Lively comment conversations distract the author into joining in, and thus take time that might (no promises) otherwise lead to more blog posts. Naughty author! But this week the weather was also involved. Let’s see now. It’s certainly time for another snippet from Crown of Renewal, as we’re within 3 months of its pub date. Paksworld itself continues to push people onstage in my head and insist that we’re not yet done here (and refuses to allow other characters to come fully alive, which will disappoint my space opera readers.) I don’t know if a novel will come out of it–the short stuff continues to come in spurts, like this knitter v. knitter v. vindictive old…no, that’s spoilerish. Anyway, a snippet is below the break.
Where: Northern stronghold
Who: Arcolin and young Jamis
On the ride to Duke’s West, Arcolin told Jamis what to expect in the ceremony. “You won’t need court clothes, at your age, but your best clothes, certainly. Your mother will probably insist on a lace collar–”
“Lace is itchy.”
“Yes, but this is at the king’s court, where everyone wears lace and itchy clothes. It helps us remember we’re in a special place, very formal. I will wear lace too, and so will your mother.” Jamis nodded. “Now,” Arcolin went on, “our king here in Tsaia isn’t an old man, as my father was, but a young man…”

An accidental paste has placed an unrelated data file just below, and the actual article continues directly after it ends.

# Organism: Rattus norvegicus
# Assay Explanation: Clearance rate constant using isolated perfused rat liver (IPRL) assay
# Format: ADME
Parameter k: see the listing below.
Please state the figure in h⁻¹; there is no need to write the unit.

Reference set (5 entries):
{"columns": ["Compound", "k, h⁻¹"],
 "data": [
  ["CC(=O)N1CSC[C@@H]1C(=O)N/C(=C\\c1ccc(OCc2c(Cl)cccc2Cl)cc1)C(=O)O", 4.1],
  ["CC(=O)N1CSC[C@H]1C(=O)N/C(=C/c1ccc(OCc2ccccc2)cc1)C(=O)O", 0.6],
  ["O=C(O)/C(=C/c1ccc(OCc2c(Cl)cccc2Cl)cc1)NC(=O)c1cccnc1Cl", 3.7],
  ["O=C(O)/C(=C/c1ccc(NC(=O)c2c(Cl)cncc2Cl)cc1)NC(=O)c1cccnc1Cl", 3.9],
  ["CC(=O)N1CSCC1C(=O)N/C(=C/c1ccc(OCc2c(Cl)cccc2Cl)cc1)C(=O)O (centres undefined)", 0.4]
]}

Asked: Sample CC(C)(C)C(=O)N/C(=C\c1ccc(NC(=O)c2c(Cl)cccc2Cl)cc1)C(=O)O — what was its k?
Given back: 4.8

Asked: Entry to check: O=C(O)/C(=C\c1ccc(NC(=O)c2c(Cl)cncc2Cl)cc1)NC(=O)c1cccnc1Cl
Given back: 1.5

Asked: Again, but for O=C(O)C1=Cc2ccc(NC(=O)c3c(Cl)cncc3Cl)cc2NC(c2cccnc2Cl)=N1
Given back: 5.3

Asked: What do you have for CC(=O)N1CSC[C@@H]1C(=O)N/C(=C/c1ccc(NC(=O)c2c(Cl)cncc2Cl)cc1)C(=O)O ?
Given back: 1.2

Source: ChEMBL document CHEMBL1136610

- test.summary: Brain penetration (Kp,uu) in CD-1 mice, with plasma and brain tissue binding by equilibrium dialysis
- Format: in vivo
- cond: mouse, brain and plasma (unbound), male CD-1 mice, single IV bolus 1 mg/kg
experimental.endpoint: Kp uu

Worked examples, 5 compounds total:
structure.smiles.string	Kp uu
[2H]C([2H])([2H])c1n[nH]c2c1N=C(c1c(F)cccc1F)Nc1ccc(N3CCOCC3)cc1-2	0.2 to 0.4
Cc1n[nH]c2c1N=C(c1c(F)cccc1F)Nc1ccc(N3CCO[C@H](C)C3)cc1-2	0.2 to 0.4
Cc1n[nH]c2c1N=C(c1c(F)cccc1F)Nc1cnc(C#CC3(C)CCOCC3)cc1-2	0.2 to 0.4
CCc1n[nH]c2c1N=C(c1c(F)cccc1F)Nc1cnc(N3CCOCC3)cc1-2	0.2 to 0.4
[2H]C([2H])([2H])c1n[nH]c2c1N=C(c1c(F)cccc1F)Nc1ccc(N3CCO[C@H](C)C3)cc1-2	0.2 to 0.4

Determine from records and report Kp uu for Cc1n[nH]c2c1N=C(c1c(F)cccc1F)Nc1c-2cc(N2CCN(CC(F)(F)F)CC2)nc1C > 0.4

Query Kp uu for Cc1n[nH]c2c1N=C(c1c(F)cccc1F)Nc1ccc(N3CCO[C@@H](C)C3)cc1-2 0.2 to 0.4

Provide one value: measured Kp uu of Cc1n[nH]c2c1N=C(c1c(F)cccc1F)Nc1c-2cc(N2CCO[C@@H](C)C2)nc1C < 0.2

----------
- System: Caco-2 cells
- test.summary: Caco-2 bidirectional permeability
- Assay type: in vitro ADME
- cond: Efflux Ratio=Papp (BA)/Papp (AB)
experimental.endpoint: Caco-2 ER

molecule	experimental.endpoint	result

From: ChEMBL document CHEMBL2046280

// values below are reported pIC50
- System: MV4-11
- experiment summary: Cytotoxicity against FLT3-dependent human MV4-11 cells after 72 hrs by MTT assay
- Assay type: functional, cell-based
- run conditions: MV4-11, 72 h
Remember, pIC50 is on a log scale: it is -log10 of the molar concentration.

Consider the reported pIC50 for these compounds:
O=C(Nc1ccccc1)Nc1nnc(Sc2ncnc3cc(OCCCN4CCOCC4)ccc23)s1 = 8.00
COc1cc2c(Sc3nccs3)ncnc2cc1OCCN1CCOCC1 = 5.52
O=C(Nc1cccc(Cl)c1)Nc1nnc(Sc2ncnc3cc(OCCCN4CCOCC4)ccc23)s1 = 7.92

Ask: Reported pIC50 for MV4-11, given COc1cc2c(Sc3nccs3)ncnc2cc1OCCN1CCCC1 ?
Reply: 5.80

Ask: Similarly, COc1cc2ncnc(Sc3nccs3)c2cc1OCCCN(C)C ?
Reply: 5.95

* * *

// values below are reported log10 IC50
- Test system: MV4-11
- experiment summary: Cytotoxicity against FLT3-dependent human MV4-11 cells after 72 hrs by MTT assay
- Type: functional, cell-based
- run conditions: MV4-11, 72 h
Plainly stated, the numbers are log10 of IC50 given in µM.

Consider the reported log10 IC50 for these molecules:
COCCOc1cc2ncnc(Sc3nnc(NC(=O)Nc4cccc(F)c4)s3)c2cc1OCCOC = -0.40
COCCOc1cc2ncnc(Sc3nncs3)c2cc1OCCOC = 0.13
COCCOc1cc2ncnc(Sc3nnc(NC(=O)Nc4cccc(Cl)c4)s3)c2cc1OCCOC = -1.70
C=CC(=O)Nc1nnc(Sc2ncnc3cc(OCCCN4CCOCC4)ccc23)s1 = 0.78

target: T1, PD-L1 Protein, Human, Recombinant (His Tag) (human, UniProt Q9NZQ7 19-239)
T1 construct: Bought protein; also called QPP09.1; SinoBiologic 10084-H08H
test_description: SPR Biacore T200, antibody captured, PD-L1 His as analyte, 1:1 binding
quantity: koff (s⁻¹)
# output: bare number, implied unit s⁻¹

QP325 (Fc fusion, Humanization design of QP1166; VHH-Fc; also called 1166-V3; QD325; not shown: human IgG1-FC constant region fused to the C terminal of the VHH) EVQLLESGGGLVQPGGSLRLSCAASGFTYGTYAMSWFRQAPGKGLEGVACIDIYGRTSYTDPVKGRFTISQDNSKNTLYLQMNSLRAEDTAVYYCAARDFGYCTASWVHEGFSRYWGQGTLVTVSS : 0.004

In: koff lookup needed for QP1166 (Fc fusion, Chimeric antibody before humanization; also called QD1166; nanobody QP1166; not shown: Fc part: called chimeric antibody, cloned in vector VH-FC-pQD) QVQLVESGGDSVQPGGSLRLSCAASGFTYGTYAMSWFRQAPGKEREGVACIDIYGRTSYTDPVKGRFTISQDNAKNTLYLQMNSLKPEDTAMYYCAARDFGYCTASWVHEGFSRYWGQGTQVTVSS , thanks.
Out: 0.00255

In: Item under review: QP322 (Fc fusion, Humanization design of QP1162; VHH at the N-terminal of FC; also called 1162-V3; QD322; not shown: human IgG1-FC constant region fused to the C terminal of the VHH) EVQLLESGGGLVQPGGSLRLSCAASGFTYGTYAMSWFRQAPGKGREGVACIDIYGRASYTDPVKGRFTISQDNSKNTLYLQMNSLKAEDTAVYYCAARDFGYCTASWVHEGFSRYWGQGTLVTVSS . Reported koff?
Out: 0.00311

Other events have influenced Arcolin to choose a particular time to bring Jamis to court. Remembering my own childhood and the necessity of accepting itchy and otherwise uncomfortable clothes for certain occasions, I let Jamis react as a boy who’s been living a new, exciting, far less constrained life than before naturally would. Aside from his grandparents, he hasn’t missed Vérella since moving north.
Arcolin has been reassessing his past, and himself, in the past year, and is ready to expand in some new directions. His writer found some of the reassessment (from back in Oath all the way through) a bit tedious and hopes not too much of that came into the books. Necessity is pushing him, but it doesn’t have to push very hard anymore. Oath showed an Arcolin who had give up growth and accepted near-stagnation, only to be shaken out of that comfort zone by events. The end of Crown shows Arcolin well-established in his new identity, ready to respond quickly and with flexibility to the unexpected opportunity.